Grantland Says Its Time to Blow Up the Phillies

Grantland Says Its Time to Blow Up the Phillies

As far as season previews go, this is not the most
optimistic outlook on the Phillies. Grantland’s Jonah Keri asks, “At what
point does Philadelphia see the writing on the wall and start building for
tomorrow?”

This is the dilemma the Phillies
face heading into the 2013 season. They've already turned over more than half
the lineup, handing starting roles to much younger players. But none of those
players are premium prospects. Moreover, the team's trio of infield stars, the
ones who've been the face of Phillies baseball for nearly a decade, are still
around, fighting injuries and Father Time as they desperately try to keep the
Phillies relevant in a division that's left them behind. Then you've got the
starting rotation's three aces and the fire-breathing closer, all making big
bucks, all hugely attractive gets for many other teams were they to become
available. Four months from now, if Philly appears on its way to another
mediocre season, should the team cash in their biggest trade chips for younger
players who could help build a winning team for 2014 and beyond?

Maybe the bigger question is this:
If the Phillies do reach that point, could they go through with it — tearing
down the most dominant collection of players the team has seen in 30-plus
years?

Wow. So the National League East has left the Phils behind?
A division they finished in third place a season ago despite missing two of
their most important players for the first half the year. A division they won
for the fifth consecutive time just one season earlier. Don’t get me wrong, the
Washington Nationals are the favorites, but is their beating the Phillies again that
much of a foregone conclusion? At the very least, most people expect them to be
in the thick of the wild card race anyway.

You can talk about their age and question their health all you want. This is still a team with Jimmy Rollins, Chase Utley, and Ryan Howard in the starting lineup, backed by a rotation of Cole Hamels, Roy Halladay, and Cliff Lee.

Keri has a point though. Sometime in the near future, the
Phillies are going to have to drift away from the core that brought a world
championship to Philadelphia in 2008, despite certain rankings being none too
high on the organization’s farm system.

Yeah, if the club tanks this season, they should become
sellers – just like they were last summer. But then again, it's only March 5.

Assuming there is some hope for the Fightins in ‘13, there
is plenty of room for radical change over the next couple years without Ruben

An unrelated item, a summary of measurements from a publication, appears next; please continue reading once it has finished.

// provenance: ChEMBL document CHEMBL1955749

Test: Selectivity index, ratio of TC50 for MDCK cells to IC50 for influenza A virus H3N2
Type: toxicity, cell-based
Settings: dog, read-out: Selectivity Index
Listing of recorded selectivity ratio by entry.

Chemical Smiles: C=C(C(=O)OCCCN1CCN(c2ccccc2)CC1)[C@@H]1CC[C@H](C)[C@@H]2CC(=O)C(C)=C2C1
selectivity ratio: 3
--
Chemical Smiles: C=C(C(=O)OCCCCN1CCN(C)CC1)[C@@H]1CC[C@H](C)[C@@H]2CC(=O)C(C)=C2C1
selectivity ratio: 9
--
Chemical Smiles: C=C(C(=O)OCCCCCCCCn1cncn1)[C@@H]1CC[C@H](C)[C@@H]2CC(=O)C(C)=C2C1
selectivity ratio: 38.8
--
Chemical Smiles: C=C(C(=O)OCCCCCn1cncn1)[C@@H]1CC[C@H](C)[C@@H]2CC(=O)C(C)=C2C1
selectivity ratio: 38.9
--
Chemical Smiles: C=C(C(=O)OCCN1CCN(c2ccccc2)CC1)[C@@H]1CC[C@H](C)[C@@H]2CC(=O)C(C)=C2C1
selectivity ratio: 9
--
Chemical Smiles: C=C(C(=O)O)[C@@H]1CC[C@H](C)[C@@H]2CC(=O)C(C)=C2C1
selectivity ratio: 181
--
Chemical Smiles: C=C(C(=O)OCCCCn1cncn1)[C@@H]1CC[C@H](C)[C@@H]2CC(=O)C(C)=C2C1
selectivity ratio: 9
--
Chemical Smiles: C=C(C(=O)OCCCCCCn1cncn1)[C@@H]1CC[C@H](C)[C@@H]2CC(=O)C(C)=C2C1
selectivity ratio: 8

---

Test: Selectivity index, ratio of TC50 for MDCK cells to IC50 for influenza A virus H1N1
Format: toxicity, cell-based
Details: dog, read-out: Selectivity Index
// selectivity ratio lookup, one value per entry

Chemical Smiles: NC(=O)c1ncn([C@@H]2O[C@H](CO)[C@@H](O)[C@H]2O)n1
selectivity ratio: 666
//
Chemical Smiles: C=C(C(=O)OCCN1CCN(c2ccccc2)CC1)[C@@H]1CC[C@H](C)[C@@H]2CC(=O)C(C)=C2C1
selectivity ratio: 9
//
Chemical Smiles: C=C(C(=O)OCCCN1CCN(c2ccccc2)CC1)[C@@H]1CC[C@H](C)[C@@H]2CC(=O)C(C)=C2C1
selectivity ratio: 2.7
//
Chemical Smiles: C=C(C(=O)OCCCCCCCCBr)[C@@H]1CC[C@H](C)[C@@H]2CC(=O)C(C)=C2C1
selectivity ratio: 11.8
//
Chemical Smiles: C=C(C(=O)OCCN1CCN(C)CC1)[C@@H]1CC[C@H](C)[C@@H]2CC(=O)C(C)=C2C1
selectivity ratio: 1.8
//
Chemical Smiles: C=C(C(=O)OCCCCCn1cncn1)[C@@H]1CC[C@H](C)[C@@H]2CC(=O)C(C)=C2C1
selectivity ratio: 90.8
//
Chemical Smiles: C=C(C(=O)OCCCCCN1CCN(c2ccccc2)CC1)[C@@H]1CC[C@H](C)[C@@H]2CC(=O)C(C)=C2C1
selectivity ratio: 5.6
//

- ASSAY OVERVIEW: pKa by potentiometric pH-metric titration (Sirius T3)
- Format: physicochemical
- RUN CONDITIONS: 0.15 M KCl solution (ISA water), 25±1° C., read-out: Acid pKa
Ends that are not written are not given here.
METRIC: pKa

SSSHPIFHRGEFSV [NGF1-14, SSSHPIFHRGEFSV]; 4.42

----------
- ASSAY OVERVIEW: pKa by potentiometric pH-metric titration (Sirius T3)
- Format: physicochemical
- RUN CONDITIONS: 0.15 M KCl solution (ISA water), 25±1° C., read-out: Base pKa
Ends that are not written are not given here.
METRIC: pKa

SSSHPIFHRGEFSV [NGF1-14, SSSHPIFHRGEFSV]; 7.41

Amaro Jr. going out of his way to dismantle the team. Only four players on this
year’s roster are signed to sizable contracts beyond 2014: Ryan Howard, Cole
Hamels, Cliff Lee, and Jonathan Papelbon. What the farm system can’t immediately
replace, the Phillies should be able to go shopping for.

The post is worth a read, even if the tone might be
slightly off key. Keith Law may not like the Phillies’ prospects,
but a bunch of young outfielders and relief pitchers are already competing for spots on
the big club right now, while the organization believes kids like LHP Jesse
Biddle, C Tommy Joseph, and 3B Cody Asche could be building blocks of the
future.

Perhaps Keri's outlook is simply far more distant future than I am capable of thinking right now, but the Phillies’ primary focus today should be on winning this
year. We can play fill-in-the-blanks later.

>> Blow Up the Phillies! [Grantland]

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Odubel Herrera flips Phillies into winners over Tigers before big trip to Wrigley Field

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Odubel Herrera flips Phillies into winners over Tigers before big trip to Wrigley Field

BOX SCORE

DETROIT — At least Odubel Herrera was honest about it.

“I didn’t expect to hit it that far,” he said with a big grin on his face late Wednesday afternoon.

A couple of hours earlier, Herrera helped key an 8-5 Phillies’ win over the Detroit Tigers with a towering three-run home run into the right-field seats against Anibal Sanchez (see Instant Replay).

Herrera unloaded on the hanging slider and finished with his bat high.

As the bat reached its apex, Herrera didn’t just let it go. He flipped it in the air as if to say, ‘Uh-huh, I crushed that one.’ In the annals of bat flips, it wasn’t quite Jose Bautista quality, but it wasn’t far off. The flip was so dramatic that Herrera admitted after the game that he would not have been surprised if a Tigers pitcher had retaliated and stuck a pitch in his ribs later in the game.

Retribution never came. And Herrera left Detroit with a smile on his face and yet another big day for the Phillies. He is leading the club with a .327 batting average and his .440 on-base percentage is second-best in baseball.

Herrera's big home run helped make a winner out of Aaron Nola and the Phillies on a day when they really needed a win. After all, they had lost four of their previous five and are headed into the den of baseball’s best team, the Chicago Cubs, on Friday.

“For me, it was a must-win,” said manager Pete Mackanin, whose club is 26-21. “We’d lost four of five and I felt like we needed to come out of here with a win.

“The guys battled the whole game. To me it looked like they played like they had to win this game, which was nice to see. It looked like they played knowing we had to win. They were grinding and coming up with hits. Call it what you want, it was just the feeling I got.

“I’m not going to say I’m anxious to see the Cubs; they’re a hell of a team. But I’m hopeful we can take two out of three.”

The Tigers are one of baseball’s best hitting teams.

The Phillies are one of the worst. They entered the day scoring just 3.2 runs per game.

But on this day, the Phillies out-hit the Tigers, 12-10, to salvage one game in the series.

Nola went six innings, allowed four runs, a walk and struck out six. He left with a 7-4 lead. Things got hairy in the seventh, but Hector Neris cleaned up things for David Hernandez, and Jeanmar Gomez registered his majors-leading 17th save.